Original Research-Special Collection: Teaching and learning: mathematics, science, design, technology in the Early Years

Early algebra: Repeating pattern and structural thinking at foundation phase

Jacques du Plessis
South African Journal of Childhood Education | Vol 8, No 2 | a578 | DOI: https://doi.org/10.4102/sajce.v8i2.578 | © 2018 Jacques du Plessis | This work is licensed under CC Attribution 4.0
Submitted: 16 August 2017 | Published: 15 November 2018


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Abstract

Background: Working structurally with patterns at foundation phase (FP) enhances habits of mind that advance early algebra at this early stage of mathematical learning. The South African curriculum proposes that learners work with and understand the logic of a pattern, but this important idea has largely been neglected in classroom texts and in the supporting texts that guide teachers regarding curriculum implementation. At FP, most problems dealing with cyclical structure operate at a level of extending sequences by producing the next item that continues the order in which items are presented.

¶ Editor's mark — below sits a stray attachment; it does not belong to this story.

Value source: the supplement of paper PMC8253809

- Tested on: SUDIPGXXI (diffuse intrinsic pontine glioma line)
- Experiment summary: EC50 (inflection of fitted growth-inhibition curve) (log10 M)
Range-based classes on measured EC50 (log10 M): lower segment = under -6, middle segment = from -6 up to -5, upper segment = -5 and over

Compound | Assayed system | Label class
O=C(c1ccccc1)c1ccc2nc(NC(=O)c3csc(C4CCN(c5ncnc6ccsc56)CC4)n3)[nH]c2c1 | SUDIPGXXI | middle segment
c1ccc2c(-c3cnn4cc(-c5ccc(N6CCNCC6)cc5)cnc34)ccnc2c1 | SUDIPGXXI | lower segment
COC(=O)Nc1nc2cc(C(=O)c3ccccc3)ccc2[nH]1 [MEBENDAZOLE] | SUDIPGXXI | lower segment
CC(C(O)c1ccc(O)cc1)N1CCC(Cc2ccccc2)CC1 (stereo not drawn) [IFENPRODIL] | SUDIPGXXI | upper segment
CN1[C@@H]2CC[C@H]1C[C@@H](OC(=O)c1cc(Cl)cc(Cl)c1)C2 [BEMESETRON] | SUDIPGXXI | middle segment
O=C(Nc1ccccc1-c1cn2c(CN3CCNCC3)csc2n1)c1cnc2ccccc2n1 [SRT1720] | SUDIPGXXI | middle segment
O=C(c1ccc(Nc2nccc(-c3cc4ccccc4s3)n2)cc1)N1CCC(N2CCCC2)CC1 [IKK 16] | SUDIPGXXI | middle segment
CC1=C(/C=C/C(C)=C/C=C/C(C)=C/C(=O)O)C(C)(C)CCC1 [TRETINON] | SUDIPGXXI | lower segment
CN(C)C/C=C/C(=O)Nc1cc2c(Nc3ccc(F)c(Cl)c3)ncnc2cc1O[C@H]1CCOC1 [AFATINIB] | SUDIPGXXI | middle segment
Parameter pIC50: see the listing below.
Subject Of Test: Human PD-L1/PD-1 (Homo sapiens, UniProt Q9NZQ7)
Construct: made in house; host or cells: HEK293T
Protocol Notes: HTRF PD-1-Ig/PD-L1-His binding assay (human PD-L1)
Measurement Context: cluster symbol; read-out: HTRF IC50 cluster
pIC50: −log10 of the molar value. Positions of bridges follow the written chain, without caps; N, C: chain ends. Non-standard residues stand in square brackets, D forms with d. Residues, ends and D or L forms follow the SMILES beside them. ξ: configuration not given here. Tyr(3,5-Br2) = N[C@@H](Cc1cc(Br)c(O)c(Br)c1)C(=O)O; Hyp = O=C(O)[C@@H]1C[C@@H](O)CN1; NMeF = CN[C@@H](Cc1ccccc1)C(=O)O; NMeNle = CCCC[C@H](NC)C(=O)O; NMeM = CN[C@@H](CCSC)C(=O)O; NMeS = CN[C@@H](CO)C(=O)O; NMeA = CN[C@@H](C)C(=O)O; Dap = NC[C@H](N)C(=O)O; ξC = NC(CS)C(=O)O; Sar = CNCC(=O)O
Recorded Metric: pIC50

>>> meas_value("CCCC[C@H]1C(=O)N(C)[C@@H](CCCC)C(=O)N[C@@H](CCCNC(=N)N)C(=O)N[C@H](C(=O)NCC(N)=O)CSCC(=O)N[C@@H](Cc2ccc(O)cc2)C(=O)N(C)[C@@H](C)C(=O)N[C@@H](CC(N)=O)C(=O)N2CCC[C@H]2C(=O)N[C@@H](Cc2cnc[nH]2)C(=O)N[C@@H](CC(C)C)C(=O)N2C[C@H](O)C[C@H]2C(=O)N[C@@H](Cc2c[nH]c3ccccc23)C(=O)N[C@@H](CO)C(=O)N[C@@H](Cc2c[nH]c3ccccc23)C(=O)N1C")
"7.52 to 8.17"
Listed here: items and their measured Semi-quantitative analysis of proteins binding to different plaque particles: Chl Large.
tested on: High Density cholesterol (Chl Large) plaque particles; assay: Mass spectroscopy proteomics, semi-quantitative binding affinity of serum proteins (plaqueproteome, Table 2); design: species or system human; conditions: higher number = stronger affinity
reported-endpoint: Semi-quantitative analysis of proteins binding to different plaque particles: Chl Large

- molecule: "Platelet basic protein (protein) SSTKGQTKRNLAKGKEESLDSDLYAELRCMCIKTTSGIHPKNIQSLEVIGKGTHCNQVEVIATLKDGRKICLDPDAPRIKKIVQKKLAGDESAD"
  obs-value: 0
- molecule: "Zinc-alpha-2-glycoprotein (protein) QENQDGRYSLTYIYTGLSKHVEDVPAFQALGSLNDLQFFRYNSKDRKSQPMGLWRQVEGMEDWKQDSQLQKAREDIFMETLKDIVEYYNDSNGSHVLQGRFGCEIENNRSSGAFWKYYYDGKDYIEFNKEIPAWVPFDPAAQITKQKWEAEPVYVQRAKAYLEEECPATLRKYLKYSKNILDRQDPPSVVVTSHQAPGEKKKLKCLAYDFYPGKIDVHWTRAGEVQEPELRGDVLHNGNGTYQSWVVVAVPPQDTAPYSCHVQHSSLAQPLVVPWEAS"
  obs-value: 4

Aim: The purpose of this article is to examine the curriculum documents and teaching resources used by FP teachers to deal with repeating patterns. Across the elementary mathematical landscape, there are opportunities to work explicitly with structure in its various conceptual embodiments.

Setting: Six Grade 2 teachers in public schools participated in three workshops that foreground a structural approach to teaching pattern.

Methods: A thorough document study was conducted to ascertain what the curriculum and supporting texts make available for the teaching and learning of repeating pattern.

Results: A more structural approach fosters algebraic habits of mind that lead to more sophisticated forms of mathematical reasoning. A typology that summarises the relational features, intended skills development, complexity of sequences and the use of structural features on four levels is proposed to guide practice towards structural exploration.

Conclusion: Focusing on the cyclical structural aspects embedded in repeating patterns inducts the young learner into relational thinking that advance early algebra.


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